Monday, July 18, 2016

Making the grade

So after making mistakes with previous tillage (which I talk about in this blog entry) I'm using a land-leveling device to make my field smooth and level.
The green and yellow thing is the land level device
So you plow up your land to loosen the soil and make it easier to scrape and move.  There's a laser on a tripod that isn't visible in the photo (it's a few hundred feet away) and there's a laser receiver on the top of the post (you can see a cord going up to it.  When the device sees that you are going above or below the laser it'll adjust the blade and basically what you do is drive in circles until the ground is level, and then move on.
broken and welded laser reciever post
 The post that holds the laser receiver broke, (you can see it broken in the picture with the tractor) and I had to bring it in and weld it.  I had a piece of rebar laying around, so used it to reinforce the original pipe.  This pic is before painted it.  My welding skills are farm-capable but not pretty.
the next problem I had was a hydraulic leak on the leveling cylinder.  Wasn't sure what the problem was, so took the whole thing apart and inspected it.  The valve is pretty interesting.  Just a pair of electromagnets, and inside the valve there's a little metal tab that slides back or forth based on the magnet.
since I wasn't sure where the problem was, i had the whole thing apart, but it turned out that it was an O ring failure
you can see the rubber o ring bulging out in the picture above.  the post that the electromagnet mounts on got loose, unscrewed a little, and  the pressure of the fluid forced the O ring out and eventually broke it.
this device works pretty well as long as you're dealing with a difference in elevation of about 16".  Bigger than that and the receptor on the blade loses contact with the laser and the blade freezes in the last position.  So I dealt with that by doing smaller moves.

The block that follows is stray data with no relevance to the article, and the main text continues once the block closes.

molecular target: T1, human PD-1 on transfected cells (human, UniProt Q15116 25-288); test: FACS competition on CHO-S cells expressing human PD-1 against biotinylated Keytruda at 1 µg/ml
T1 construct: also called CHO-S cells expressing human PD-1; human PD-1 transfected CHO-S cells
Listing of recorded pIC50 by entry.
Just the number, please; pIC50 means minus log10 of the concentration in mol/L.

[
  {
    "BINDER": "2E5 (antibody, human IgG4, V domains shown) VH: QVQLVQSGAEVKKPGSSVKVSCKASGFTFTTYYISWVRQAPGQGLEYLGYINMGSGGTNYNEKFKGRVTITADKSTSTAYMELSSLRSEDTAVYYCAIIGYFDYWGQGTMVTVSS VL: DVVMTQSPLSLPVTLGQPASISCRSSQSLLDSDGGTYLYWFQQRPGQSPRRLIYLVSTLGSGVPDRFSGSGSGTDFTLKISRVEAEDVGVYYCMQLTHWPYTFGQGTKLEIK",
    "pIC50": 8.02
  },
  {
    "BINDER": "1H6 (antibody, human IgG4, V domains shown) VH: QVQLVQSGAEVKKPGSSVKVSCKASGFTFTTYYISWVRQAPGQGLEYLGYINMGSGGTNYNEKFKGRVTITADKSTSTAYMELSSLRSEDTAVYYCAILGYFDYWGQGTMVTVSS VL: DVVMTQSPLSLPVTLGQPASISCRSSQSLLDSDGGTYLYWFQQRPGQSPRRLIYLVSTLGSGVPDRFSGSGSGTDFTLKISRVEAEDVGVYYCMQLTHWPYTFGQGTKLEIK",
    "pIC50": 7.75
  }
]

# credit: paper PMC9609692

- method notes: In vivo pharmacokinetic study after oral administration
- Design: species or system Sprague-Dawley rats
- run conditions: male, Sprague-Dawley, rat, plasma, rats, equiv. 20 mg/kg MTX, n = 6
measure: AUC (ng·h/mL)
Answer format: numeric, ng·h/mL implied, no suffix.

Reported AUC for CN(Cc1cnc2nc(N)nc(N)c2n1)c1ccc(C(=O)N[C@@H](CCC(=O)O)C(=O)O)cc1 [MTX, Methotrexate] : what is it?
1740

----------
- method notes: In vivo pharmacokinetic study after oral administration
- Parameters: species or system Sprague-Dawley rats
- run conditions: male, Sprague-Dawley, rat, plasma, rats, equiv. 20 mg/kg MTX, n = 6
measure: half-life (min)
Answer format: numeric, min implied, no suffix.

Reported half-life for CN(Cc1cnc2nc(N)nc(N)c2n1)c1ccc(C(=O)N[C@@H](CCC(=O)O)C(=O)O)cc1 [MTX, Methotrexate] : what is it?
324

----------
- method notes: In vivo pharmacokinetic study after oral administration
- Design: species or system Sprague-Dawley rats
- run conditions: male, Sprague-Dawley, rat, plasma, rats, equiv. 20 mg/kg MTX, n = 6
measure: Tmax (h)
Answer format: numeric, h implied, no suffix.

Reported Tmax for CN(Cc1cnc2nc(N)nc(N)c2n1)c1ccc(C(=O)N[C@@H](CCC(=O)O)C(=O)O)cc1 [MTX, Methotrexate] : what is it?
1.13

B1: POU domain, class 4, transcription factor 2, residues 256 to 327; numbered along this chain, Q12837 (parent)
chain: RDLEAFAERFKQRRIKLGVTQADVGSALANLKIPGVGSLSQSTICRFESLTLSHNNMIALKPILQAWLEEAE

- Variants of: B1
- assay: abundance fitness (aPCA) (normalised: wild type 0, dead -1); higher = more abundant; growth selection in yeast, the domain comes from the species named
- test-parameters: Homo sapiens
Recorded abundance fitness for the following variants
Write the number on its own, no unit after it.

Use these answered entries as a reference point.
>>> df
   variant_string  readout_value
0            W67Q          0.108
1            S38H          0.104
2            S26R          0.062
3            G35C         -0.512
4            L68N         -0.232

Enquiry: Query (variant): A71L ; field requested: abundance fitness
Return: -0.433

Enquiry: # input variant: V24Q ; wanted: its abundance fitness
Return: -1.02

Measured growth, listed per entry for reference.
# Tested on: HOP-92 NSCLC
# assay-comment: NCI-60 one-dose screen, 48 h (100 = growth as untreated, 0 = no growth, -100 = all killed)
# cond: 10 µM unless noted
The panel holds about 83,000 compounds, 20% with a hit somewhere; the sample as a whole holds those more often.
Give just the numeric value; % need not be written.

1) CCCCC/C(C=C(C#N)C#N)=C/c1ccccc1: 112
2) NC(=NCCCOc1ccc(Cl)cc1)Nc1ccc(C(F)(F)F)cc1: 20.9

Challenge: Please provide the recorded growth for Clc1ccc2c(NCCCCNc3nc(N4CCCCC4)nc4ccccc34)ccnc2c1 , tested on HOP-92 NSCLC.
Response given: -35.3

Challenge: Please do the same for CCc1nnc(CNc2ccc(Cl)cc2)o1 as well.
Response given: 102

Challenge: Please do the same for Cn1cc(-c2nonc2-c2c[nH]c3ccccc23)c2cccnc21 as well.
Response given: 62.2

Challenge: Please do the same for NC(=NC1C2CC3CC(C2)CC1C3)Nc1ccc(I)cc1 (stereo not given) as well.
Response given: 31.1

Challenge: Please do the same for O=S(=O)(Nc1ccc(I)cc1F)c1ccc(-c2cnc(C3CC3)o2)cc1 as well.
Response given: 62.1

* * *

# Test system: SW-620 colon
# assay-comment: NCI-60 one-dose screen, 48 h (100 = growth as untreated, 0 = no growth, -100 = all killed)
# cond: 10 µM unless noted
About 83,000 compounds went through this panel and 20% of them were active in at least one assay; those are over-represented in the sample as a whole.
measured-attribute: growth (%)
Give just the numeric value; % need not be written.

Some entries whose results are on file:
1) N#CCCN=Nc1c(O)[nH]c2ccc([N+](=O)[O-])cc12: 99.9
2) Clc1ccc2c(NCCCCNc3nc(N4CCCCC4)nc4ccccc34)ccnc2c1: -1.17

to level 5 with a + or - 6" diffrence took about 20 hours of tractor time.  That seems like a lot, but this only has to be done once - EVER - so while it's a little slower than I would like, it's done.  I was able to see the level the next time it rained - the water didn't pool anywhere, just made a very flat pool when it rained hard, and then soaked in straight down.

I'm using it to make level fields, but it can be used to make two-axis grades by adjusting the sending laser.  So you can have a field that is flat in one direction but has a slope in another.

The operation was relatively easy, and I'm pretty happy with the final result.  The fields are flat and smooth.

I have a few hundred yards of composted manure that I'll be dumping on this field and then using this same laser level device to spread it evenly over the entire area.  I'll put down 1" of manure using the same laser technique as with dirt.


Steve said...

Isn't this so nice compared to walking the field with a construction level? I grew up doing this with my father. We would layout a grid of stakes and hubs every 100 feet. Then one person would "shoot" the levels of each hub and another person would walk from stake/hub to stake/hub. Then back home to mathematically calculate the elevation of each stake/hub. Painting each spot as a "grade, fill or cut" followed so the final work of the dozer and scraper could be done.

I help a friend set up a rig similar to yours to level a baseball field before planting. So much nicer. Thank you for the reminders.

Bruce King said...

the only thing I wish was that it was faster, but sometimes it takes time to do it right.

I did do a rough survey of the ground to get an idea of what the finished average grade would be; set up the laser and then used a survey stick to make measurements around various points. did the average and then set the laser level an inch below that so that I could have some extra dirt to work with.

This would actually make a very nice baseball field. Or concert field, now. flat is good for all sorts of things.